Finding out I was pregnant was anticlimactic. Because here’s the rule: you can’t tell anyone until you know it’s a viable pregnancy.
Actually, you can tell people, sure, but since 1 out of every 3 pregnancies ends in miscarriage, you run the risk of having to un-tell them later. Possibly while sobbing incoherently.
So I was stuck in this no-man’s-land of being pregnant – maybe – for two weeks while I waited for my obstetrician to officially confirm that a) my pregnancy tests weren’t liars and b) the embryo had a heartbeat.
Normally the only people you’d tell that early are the girlfriends or family members you’d tell you miscarried. Like your mom. Except my mother was dead.
My BFF, M, had already had five heartbreaking miscarriages of her own. I was too chicken to tell her I’d gotten pregnant easily. Of course she’d be happy for me. And yet…how would I feel if I’d wanted a baby for years and someone who’d been pretty ambivalent about having kids got pregnant right away? I’d be happy for my friend, but I’d also be bitter enough to flip off the universe. And maybe my fertile friend, too, while she was looking in the opposite direction.
It’s kind of how I feel about writers who get their first book or screenplay published or sold immediately. Happy for them while also screaming “why not me?!” at a smirking universe.
I stayed quiet, waiting. Waiting for the moment you see in all movies, TV shows, and commercials, where the doctor holds the ultrasound wand on a pregnant belly and announces, “There it is!”
Or, alternatively, turns white and runs out the room to get a specialist because something is very wrong. (Since I’m always imagining scenarios with my close friend catastrophe, I was sure we were headed for that second scenario.)
Only my husband Andy knew about my pregnancy.
I didn’t feel sick and I don’t drink alcohol. No one suspected a thing.
Six weeks after my last menstrual cycle, we visited the OB.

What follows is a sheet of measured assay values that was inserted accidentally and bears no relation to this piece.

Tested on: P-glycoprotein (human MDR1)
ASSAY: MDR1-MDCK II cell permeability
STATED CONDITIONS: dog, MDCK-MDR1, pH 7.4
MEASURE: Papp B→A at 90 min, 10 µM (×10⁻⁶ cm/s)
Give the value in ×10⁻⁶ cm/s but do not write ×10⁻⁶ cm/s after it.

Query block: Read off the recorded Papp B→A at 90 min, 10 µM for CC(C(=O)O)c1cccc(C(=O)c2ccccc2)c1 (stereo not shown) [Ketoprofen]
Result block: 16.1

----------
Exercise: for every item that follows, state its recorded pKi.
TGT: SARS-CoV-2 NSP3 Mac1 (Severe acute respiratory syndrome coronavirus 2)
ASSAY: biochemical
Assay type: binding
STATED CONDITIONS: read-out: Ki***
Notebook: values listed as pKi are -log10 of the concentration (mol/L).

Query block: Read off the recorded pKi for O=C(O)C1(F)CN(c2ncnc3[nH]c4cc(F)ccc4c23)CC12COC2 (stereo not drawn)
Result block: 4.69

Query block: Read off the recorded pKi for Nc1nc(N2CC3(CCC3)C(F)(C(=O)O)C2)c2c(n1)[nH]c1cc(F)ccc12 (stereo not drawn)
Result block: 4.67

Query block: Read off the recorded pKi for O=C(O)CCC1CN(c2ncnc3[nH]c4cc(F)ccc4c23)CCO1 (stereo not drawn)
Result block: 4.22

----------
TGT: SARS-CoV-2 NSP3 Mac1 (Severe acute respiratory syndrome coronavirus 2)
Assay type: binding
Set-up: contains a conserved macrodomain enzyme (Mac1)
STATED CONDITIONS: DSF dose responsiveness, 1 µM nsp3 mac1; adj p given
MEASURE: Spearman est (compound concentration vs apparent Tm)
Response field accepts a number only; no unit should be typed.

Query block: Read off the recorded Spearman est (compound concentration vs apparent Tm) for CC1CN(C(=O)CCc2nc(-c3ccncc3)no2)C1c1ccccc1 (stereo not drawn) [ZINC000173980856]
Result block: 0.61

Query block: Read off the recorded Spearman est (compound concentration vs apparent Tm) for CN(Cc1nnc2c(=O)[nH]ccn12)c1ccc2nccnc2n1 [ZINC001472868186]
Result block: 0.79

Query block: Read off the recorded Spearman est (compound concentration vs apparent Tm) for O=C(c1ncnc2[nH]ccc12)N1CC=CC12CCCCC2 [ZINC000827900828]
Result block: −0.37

It’s not like TV. Turns out, when the embryo is barely 4 weeks old, it’s hard to pick them up on a regular abdominal ultrasound.
Enter the wand. Yes, the transvaginal wand, which goes exactly where you think. The transvaginal wand even gets covered in a condom and lubed up before insertion. Maybe someday it’ll vibrate, but until then, Mr. Wand feels about as good as you’d expect, which is to say, not good at all.
Though not as bad as the curling iron/ vise the OB uses for your annual pap smear and woman’s wellness exam, at least. (Yes, I know it’s technically called a speculum, but that’s not remotely descriptive enough for that particular instrument of torture.)
But back to the exam room where a paper sheet covers my lower half and allows Andy, me, and the OB to pretend there’s no wand up my vaginal canal as we stare at the ultrasound monitor.
“Relax,” the OB tells me, moving the wand.
I glare at her, because never in the history of women being penetrated by a foreign object has ANY WOMAN EVER managed to relax just because the twerp initiating penetration simply suggested it. I settle for taking a deep breath and imagining shoving a wand in some of her bodily orifices. And maybe Andy’s too, since I know this is just the first of hundreds of poking and prodding indignities that I will endure while being pregnant.
“Good,” she says.
Apparently, I find images of violence relaxing. I file that away for the next appointment. Then I stare at the screen, willing an image to appear.
It does. A tiny blob, smaller than a pinto bean, vibrates on the screen.
“That’s it,” says the doctor. “There’s the heartbeat.”
At that age, the barely-an-embryo is nothing but a heartbeat, beating almost twice a second. It’s not as complex as an earthworm, let alone an ant.
“That’s it?” Andy asks the OB.
I take immediate offense, answering, “Of course that’s it! It’s not even a fetus yet! What did you expect, a wave? It doesn’t even have arms! Or a brain!”
Andy asks again, “I meant, there’s only one, right?”
The OB says, “Yes. Just one. Were you hoping for more?”
Andy and I respond together: “NO!”
The OB looks startled, and so I explain, “My mom’s second pregnancy was triplets, but she lost them.”
“Ah. No, just one here.”
“Dodged that bullet,” Andy murmurs.
“Seen enough?” asks the doctor.
Andy, entranced by the vibrating bean on the screen, doesn’t answer. I tell the doctor yes, and breathe a sigh of relief when the wand withdraws.
I scowl at the vaginal violator as the doctor strips off its condom and ask, “Are you going to be using that thing for the next ultrasound?”
The doctor laughs. “No, no, as long as there are no complications, next we’ll listen to the heartbeat, then regular abdominal ultrasounds.”
And eventually, there’d be a baby.